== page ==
May 16, 2013 at 1:12 pm

Gregg Krupa

After furious start, Red Wings' game fizzles

Detroit -- The Red Wings failed to play an energetic game Wednesday, let alone their best.

The Blackhawks were good, well-rested and persistent.

The result was a 4-1 Chicago victory that could have been much worse had it not been for some terrific goalkeeping by Jimmy Howard.

Weathering storm

It was not the start the Red Wings wanted. The Blackhawks came out all over them.

The Red Wings were sloppy in their zone, with a big turnover by Niklas Kronwall and Johan Franzen failing to clear the zone.

Pavel Datsyuk blocked a shot on a scoring chance by Brandon Saad.

That was all in the opening minute.

In the tempest of the first few minutes, the barn door nearly blew right off.

Great mobility and puck movement by the Blackhawks defense provided a quick lesson in how they are utterly different from and far more difficult to defend than the Ducks.

But after each line had played one shift, the Red Wings began to settle down and assert themselves. One was encouraged in the thought they had regained equilibrium.

That was merely the eye of the storm, however.

In the second period, the Blackhawks talented four lines and defense, coupled with the Red Wings failure to play good five-on-five hockey, resulted in a renewed onslaught.

Missing from the Red Wings execution was the forecheck, forwards supporting defensemen, defense moving the puck well and taking care of it and easy breakouts from their own zone and through center ice.

The Blackhawks outshot the Red Wings, 17-5, in the second

But, largely because of Howard, it was still 1-1.

Stuck in their zone

The Red Wings got their feet back under them, at the start of the third period. But the Blackhawks came right back at them.

They swamped the Red Wings, who never recovered.

The Blackhawks got three goals, one into an empty net. They also outshot the Red Wings, 19-9.

The Red Wings had enormous difficulty leaving their own zone most of the night.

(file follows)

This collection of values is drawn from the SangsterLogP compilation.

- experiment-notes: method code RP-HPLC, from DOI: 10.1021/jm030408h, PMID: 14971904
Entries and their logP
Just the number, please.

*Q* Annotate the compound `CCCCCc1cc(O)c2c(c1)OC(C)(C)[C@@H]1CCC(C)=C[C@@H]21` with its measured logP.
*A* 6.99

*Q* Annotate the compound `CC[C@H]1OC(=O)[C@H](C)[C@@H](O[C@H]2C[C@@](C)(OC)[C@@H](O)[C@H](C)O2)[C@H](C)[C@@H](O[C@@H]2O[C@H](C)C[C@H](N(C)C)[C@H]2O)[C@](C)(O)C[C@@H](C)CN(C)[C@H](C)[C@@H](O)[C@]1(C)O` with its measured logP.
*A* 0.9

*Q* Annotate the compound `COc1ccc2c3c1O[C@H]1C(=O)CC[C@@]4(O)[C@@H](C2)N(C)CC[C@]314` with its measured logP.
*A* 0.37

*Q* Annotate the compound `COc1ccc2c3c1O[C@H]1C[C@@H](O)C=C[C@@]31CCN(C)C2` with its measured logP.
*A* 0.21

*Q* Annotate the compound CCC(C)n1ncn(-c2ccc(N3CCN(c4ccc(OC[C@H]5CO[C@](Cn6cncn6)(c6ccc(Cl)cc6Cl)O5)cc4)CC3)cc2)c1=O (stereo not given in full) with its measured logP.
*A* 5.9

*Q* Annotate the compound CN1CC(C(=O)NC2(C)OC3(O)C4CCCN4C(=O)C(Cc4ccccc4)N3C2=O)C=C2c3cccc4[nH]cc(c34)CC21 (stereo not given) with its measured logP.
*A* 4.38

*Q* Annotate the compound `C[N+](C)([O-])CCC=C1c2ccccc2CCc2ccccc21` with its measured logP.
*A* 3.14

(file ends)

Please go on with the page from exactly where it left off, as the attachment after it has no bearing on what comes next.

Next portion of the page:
Improving puck movement and puck control in the second game will be enormous priorities for the Red Wings. They need to play a lot more with the puck than they did in getting outshot 42-21.

Howard outstanding

Despite the loss, Howard was terrific. It could easily have been a five- or six-goal game, for the Blackhawks.

Howard's teammates, through a lack of structure, very little forechecking and repeated recklessness with the puck exposed him time and time again.

He made a number of outstanding stops.

Perhaps his best was a left toe save on Dave Bolland, who was allowed to skate in alone from the blue line at about five minutes of the third period. Howard went to his belly, splayed both legs post-to-post and kept his tootsies hard enough on the left one to foil Bolland.

His only mistake of the night was knocking the puck off the meshing of his net in the third period, just before the goal by Marcus Kruger for the Blackhawks fourth line.

Howard should have signaled the referee to blow the play dead. It might have maintained the one-goal margin.

Puck control a priority

Keeping the puck away from a team as deeply talented as the Blackhawks is a priority.

And the Red Wings were generous to a fault. Brendan Smith was a serial offender.

To say the rookie had a rough night discounts the bumps. A great skater, Smith did not handle the puck with authority.

At one point, he passed it directly to Patrick Kane who already had a head of steam, along with the ever dangerous Patrick Sharp, near center ice.

It yielded yet another break-in Howard stopped.

Brunner produces

Damien Brunner has three goals in the playoffs and his goal at 10 minutes 57 seconds of the first evened the game after Marian Hossa had put the Blackhawks up 1-0.

It was a bit of a dirty goal as he banged away repeatedly at the puck in the crease after his first shot rebounded off Blackhawks goalie Corey Crawford.

Brunner nearly scored again, hitting the crossbar with about three minutes left, from the crease, once again.

If Brunner can get to those dirty areas effectively, both in this series and in his career, it will create considerable good fortune for the Red Wings.

Chicago's Bryan Bickell is upended while trying to skate between Detroit’s Jimmy Howard and Carlo Colaiacovo. / David Guralnick/Detroit News